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Why Ball Mastery? Technical Players Have More Fun!

Master the Ball, Master the Game

What is Ball Mastery?  – In short, Ball Mastery Training places an emphasis on the player’s technical ability. In soccer, technical ability covers a player’s first-touch, passing, finishing and dribbling – especially in tight areas with pressing defenders. Players who are comfortable, confident and creative with the ball are the players who possess complete mastery of the ball.

At Triangle Soccer, we focus almost exclusively on ball mastery.  There are several reasons we decided to do this. Firstly, ball mastery is, by far, the most important component of soccer development. Secondly, the younger a player starts ball mastery training – the easier it is for them to acquire these skills. Additionally, team training, alone, does not provide nearly enough time on the ball for players to achieve ball mastery. Also, ball mastery drills improve general fitness – the reverse is rarely true. Finally,

Technical players have more fun.

To my surprise, this final point is so seldom mentioned – that we want to take a moment to spell it out.

  1. 1) We know that soccer uses only one ball divided amongst 22 (or less depending on the age) players.
  2. 2) We also know that every youth player wants the ball. Don’t believe me? Roll a ball in front of a group of kids and see what happens.
  3. 3) Therefore, logic has it, that the more a youth player has the ball during a game or practice, the more fun they will have. Conversely, the less a player touches the ball during a game or practice the less fun they have.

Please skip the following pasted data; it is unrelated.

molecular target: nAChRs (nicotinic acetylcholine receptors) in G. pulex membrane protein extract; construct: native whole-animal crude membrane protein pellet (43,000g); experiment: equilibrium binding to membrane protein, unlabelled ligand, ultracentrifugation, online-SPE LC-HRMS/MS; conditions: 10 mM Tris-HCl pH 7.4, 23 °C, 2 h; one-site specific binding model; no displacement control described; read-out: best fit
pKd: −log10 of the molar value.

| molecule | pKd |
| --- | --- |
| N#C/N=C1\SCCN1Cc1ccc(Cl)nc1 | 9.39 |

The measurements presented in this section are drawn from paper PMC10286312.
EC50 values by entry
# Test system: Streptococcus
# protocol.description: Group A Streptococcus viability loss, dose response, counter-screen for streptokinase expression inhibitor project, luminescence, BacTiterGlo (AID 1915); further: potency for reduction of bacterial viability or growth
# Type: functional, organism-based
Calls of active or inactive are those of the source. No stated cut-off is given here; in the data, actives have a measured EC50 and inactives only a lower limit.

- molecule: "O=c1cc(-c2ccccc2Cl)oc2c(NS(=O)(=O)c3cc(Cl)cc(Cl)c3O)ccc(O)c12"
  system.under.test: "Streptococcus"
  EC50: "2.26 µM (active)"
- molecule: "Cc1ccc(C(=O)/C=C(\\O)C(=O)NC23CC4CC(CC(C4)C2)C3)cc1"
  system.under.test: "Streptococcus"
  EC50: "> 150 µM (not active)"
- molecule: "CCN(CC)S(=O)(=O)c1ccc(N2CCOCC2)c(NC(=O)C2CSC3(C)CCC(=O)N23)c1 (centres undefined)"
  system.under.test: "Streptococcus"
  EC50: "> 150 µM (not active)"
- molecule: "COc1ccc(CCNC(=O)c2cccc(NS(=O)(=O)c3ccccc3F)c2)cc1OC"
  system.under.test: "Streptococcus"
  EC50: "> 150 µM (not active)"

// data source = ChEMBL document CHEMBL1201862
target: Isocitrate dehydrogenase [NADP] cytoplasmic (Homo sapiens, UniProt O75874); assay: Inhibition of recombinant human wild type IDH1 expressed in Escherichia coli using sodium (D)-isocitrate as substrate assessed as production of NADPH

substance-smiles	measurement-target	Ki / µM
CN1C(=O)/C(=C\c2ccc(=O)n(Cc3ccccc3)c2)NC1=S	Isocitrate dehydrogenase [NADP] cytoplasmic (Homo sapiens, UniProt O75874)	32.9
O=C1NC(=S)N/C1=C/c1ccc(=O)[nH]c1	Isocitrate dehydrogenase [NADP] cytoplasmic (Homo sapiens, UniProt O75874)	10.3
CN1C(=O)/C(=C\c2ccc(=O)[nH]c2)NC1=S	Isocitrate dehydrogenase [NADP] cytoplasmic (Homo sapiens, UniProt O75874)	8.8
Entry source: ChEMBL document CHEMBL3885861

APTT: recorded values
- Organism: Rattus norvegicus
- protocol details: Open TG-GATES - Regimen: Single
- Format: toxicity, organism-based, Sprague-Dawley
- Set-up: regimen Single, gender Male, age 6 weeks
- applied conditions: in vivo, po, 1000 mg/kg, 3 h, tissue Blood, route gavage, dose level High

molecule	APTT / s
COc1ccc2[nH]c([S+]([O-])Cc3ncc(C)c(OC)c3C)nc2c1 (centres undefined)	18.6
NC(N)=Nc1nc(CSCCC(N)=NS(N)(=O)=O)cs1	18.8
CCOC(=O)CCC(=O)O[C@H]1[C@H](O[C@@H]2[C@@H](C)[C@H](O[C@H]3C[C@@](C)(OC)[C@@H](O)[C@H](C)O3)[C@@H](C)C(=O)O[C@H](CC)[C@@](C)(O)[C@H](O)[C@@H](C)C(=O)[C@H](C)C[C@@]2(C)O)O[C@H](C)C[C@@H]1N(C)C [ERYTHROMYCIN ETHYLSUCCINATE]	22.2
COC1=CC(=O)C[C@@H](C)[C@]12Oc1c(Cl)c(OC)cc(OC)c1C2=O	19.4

4. 4) You don’t have to be Pep Guardiola, the esteemed Manchester City manager, to know that youth players with superior technical ability tend to dominate the ball.
  5. 5) This means that kids with superior technical ability tend to enjoy soccer more than players with less technical ability. This has a lasting impact on how long they continue to play the game.
  6. 6) This cycle becomes self-fulfilling; The more technical (and confident) the player becomes –> the more time they have the ball during games and practice –> which increases their technical ability and enjoyment –> which in turn increases confidence and time on the ball –> which in turn…you get the point.

As a parent, where do I start? – Start by free playing with your child and attending games and watching them on TV.  Then introduce simple training exercises that you practice with them regularly.  For example, for U7’s we have them kick the ball in the air and they must catch it on the first bounce.  Check out the Player Homework section for training resources.

Shouldn’t you wait to see if they love the game first? – There are no one-size-fits-all correct suggestions, but would you wait to see if your child loved books before teaching them to read?  As mentioned above, there is only one ball per game. Spending a few minutes a day a few times a week practicing the basics will give your child the confidence to enjoy the experience even more. Will this turn them into the next Messi? No, but a little preparation will certainly help them enjoy their soccer (and school for that matter) experience more.

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